More Americans are working to bring down their credit card balances as the U.S. credit-card delinquency rate fell close to the lowest levels since 1994.
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Credit monitoring site TransUnion reports the rate of credit card payments that are at least 90 days overdue fell in the second quarter to 0.57%, the second-lowest recorded by the agency in nearly 20 years, when the rate was 0.56%.
Americans’ credit card debt dropped to $2.7 billion in June, 16.5% below the peak in July 2008, according to the Federal Reserve. The average debt per borrower fell to $4,965 in the second quarter of 2013, from $4,971 the same time last year, according to TransUnion.
The trend is positive, and may be a sign that the worst is behind for cardholders post-recession, says credit expert Gerri Detweiler.
“Plenty of people still have chronic unemployment, are underwater on their homes and still have credit problems, but the majority of consumers have their payments under control,” Detweiler says. “People who really ran into trouble are being more cautious with their credit; the temptation may not be as great either.”
If you are still struggling to climb out of credit card debt, Detweiler offers the following tips:
No. 1: Negotiate interest rates. If you are in good standing with your current card issuer, Detweiler suggests negotiating your current interest rates.
“We are finding now that issuers are more willing to negotiate with consumers. This way, no matter what you pay will go toward the principal balance if your interest rates are lower.”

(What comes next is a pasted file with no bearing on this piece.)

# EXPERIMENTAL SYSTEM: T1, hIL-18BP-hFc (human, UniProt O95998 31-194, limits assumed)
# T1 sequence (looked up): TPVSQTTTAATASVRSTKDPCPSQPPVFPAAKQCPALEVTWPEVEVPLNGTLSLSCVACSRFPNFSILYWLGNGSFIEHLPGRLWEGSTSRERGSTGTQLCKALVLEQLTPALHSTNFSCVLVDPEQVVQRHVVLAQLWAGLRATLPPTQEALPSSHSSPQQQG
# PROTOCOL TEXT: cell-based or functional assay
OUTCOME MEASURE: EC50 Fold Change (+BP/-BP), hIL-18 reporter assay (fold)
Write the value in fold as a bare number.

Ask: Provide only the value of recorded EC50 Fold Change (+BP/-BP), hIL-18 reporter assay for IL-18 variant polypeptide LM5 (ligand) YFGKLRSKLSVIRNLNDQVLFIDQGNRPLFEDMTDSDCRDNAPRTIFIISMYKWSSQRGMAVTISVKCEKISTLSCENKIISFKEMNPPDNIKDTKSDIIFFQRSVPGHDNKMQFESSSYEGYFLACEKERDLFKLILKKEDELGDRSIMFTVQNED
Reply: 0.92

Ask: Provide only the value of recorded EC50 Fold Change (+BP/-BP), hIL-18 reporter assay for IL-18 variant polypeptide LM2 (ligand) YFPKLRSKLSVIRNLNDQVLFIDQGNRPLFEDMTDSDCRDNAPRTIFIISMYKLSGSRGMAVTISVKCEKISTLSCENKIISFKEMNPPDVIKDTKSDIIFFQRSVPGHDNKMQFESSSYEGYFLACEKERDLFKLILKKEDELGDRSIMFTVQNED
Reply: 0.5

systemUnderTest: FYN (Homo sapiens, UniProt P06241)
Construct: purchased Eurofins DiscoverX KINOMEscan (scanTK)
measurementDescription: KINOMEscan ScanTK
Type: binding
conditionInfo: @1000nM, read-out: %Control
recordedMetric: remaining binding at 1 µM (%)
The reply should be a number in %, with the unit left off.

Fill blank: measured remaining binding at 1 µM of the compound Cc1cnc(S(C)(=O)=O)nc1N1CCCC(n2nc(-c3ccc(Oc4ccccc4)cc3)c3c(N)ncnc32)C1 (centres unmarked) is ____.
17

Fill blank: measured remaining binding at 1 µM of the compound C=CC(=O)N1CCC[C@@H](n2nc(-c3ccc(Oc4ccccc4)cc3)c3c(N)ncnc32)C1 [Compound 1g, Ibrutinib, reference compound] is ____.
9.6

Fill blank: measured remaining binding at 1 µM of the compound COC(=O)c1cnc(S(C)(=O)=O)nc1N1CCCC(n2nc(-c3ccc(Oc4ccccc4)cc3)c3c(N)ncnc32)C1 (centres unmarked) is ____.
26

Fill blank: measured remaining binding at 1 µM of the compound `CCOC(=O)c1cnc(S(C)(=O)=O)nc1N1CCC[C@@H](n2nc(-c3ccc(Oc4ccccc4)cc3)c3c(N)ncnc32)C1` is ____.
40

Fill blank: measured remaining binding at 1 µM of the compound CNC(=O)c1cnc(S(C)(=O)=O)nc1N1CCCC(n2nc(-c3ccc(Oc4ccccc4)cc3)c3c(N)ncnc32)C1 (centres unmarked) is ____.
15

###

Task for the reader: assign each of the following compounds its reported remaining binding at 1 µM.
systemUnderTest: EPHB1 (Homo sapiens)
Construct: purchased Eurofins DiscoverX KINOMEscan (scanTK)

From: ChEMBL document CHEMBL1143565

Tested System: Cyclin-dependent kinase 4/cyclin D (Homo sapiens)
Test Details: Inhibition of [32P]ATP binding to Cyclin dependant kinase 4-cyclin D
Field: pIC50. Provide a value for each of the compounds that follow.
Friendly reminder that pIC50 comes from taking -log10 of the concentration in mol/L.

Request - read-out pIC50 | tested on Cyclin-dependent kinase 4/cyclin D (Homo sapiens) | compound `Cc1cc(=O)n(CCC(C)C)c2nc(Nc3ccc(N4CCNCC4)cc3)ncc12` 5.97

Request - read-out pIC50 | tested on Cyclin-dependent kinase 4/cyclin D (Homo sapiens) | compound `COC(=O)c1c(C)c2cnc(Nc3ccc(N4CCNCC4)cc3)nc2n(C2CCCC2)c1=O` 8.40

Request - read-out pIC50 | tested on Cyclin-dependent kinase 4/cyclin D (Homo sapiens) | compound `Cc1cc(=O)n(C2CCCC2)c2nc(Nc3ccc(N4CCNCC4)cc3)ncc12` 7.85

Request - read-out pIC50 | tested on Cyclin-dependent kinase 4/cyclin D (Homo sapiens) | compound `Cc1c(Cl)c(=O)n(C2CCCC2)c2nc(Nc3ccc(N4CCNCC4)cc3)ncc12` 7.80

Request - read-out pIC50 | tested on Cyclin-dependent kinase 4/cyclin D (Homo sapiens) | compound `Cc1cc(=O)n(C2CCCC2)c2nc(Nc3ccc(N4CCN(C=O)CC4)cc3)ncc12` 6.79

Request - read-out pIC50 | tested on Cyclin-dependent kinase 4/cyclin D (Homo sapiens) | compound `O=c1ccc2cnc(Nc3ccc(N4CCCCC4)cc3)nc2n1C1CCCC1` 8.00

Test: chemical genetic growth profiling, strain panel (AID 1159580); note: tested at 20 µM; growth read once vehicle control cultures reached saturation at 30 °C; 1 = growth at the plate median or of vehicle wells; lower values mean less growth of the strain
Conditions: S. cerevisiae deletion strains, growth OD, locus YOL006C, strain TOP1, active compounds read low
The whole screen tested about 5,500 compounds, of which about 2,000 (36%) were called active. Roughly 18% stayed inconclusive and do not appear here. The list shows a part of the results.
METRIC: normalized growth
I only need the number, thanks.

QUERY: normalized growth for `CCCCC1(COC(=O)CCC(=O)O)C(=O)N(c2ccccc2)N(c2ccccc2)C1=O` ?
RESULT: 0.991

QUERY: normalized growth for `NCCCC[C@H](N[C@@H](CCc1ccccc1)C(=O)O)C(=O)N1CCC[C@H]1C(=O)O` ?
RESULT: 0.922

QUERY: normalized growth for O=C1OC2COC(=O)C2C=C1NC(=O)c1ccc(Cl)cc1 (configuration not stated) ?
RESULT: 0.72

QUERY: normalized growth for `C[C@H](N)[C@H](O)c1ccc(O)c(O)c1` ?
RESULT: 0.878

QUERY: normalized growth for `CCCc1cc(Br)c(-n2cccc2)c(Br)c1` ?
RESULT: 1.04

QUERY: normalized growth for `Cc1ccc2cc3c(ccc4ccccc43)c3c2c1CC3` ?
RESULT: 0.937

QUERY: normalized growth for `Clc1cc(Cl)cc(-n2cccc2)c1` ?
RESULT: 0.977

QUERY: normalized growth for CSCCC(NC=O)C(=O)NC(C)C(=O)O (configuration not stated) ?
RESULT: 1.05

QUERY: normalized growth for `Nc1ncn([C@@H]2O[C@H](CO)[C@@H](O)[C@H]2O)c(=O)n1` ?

No. 2: Prioritize your debt. Review and evaluate all your outstanding debts and work to pay off the balance with the highest interest rate, she recommends.
“Look at your credit report and see which debts are closest to the limit, and if you pay those down, you may see a boost in your credit score,” she says. “Then you may be in a better position to negotiate a better interest rate.”
No. 3: Consider consolidation. Detweiler says to consider consolidating your debts into one with a personal loan for a fixed rate. “A personal installment loan will help your credit score,” she says. “If you do this, you want to make sure you put your cards away so you are not tempted to use them.”
No. 4: Reach out for help. If you are close to $10,000 in debt, Detweiler suggests looking into working with a credit counselor to come up with a payment plan.
“If you are still struggling and those balances aren’t going anywhere, see if you can get credit counseling,” she says.
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